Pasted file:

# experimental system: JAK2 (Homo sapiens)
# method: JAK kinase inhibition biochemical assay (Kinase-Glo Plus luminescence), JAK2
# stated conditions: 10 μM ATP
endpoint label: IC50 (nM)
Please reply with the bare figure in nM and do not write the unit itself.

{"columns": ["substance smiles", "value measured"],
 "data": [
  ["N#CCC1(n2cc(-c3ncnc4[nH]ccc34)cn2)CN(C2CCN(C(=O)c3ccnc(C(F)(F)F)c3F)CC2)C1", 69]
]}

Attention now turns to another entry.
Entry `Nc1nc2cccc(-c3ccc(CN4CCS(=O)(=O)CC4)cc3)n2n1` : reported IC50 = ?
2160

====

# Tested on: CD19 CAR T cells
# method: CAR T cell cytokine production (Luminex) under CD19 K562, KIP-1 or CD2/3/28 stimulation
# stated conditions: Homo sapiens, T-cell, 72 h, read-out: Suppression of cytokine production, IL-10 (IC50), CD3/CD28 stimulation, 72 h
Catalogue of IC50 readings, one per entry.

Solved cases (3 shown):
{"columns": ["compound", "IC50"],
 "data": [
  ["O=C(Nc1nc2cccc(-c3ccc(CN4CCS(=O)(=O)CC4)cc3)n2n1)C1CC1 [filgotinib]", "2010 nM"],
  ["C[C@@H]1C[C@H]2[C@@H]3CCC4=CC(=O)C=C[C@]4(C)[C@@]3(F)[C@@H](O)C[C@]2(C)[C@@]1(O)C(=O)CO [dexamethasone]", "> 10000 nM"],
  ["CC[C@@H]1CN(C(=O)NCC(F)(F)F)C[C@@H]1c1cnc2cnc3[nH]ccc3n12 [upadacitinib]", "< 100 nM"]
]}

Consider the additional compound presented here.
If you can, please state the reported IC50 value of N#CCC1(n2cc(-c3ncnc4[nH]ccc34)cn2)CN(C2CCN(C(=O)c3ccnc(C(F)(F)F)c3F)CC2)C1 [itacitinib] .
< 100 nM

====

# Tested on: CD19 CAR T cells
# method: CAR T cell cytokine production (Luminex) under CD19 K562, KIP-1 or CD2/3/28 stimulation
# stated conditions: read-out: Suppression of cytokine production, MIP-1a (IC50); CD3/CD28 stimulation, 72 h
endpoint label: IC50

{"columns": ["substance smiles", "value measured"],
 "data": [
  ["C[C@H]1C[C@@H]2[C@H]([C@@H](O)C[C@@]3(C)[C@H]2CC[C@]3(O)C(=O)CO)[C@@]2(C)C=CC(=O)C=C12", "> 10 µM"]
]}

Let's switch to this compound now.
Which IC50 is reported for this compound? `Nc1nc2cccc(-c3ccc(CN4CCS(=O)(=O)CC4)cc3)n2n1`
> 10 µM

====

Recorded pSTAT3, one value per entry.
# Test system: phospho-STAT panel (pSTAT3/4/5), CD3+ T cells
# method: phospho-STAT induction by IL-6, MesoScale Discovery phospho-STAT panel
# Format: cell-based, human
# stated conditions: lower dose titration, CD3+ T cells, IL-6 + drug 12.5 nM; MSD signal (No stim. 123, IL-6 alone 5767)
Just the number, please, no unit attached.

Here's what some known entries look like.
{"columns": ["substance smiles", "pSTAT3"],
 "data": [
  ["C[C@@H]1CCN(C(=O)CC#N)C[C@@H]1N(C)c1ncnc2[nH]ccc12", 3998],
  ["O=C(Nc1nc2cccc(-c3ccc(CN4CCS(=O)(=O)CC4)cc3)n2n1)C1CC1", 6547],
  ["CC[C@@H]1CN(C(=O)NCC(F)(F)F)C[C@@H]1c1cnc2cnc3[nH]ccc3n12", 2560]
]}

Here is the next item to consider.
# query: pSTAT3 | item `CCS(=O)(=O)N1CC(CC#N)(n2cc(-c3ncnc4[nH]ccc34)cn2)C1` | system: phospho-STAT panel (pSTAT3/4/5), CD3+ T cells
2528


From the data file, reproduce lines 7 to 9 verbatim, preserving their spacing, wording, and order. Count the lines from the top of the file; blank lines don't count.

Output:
 "data": [
  ["N#CCC1(n2cc(-c3ncnc4[nH]ccc34)cn2)CN(C2CCN(C(=O)c3ccnc(C(F)(F)F)c3F)CC2)C1", 69]
]}